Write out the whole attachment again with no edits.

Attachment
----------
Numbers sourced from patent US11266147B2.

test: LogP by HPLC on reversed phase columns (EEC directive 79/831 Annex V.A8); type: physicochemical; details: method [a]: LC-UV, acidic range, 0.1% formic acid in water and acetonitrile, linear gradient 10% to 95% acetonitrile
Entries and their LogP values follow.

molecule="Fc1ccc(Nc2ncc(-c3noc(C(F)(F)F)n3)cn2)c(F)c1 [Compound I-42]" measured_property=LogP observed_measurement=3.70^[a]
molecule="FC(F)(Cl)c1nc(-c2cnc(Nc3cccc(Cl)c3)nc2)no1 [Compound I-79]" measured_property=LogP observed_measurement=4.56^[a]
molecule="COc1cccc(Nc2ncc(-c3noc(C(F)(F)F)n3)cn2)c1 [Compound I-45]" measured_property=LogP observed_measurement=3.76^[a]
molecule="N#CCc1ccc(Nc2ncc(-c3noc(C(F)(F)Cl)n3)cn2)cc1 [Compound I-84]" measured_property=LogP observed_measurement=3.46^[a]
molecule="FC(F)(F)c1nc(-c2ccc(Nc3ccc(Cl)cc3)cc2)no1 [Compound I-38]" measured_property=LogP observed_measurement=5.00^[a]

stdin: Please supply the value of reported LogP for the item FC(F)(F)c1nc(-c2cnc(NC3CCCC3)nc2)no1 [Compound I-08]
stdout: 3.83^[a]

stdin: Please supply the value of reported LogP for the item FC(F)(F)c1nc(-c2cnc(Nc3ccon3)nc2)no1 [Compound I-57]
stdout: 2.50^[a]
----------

Numbers sourced from patent US11266147B2.

test: LogP by HPLC on reversed phase columns (EEC directive 79/831 Annex V.A8); type: physicochemical; details: method [a]: LC-UV, acidic range, 0.1% formic acid in water and acetonitrile, linear gradient 10% to 95% acetonitrile
Entries and their LogP values follow.

molecule="Fc1ccc(Nc2ncc(-c3noc(C(F)(F)F)n3)cn2)c(F)c1 [Compound I-42]" measured_property=LogP observed_measurement=3.70^[a]
molecule="FC(F)(Cl)c1nc(-c2cnc(Nc3cccc(Cl)c3)nc2)no1 [Compound I-79]" measured_property=LogP observed_measurement=4.56^[a]
molecule="COc1cccc(Nc2ncc(-c3noc(C(F)(F)F)n3)cn2)c1 [Compound I-45]" measured_property=LogP observed_measurement=3.76^[a]
molecule="N#CCc1ccc(Nc2ncc(-c3noc(C(F)(F)Cl)n3)cn2)cc1 [Compound I-84]" measured_property=LogP observed_measurement=3.46^[a]
molecule="FC(F)(F)c1nc(-c2ccc(Nc3ccc(Cl)cc3)cc2)no1 [Compound I-38]" measured_property=LogP observed_measurement=5.00^[a]

stdin: Please supply the value of reported LogP for the item FC(F)(F)c1nc(-c2cnc(NC3CCCC3)nc2)no1 [Compound I-08]
stdout: 3.83^[a]

stdin: Please supply the value of reported LogP for the item FC(F)(F)c1nc(-c2cnc(Nc3ccon3)nc2)no1 [Compound I-57]
stdout: 2.50^[a]